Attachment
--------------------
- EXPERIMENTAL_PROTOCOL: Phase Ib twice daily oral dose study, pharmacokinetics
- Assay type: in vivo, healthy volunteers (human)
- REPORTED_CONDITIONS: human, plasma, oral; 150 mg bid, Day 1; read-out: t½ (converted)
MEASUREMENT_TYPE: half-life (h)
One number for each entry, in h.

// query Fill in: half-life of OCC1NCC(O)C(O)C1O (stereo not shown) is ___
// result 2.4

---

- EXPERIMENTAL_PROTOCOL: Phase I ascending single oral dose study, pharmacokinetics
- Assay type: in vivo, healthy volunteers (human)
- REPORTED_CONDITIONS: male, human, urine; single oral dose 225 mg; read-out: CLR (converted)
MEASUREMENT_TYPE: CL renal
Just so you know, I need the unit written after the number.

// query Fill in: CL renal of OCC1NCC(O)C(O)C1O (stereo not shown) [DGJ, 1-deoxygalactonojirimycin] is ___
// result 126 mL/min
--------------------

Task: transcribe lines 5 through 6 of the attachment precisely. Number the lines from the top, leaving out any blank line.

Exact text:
One number for each entry, in h.

// query Fill in: half-life of OCC1NCC(O)C(O)C1O (stereo not shown) is ___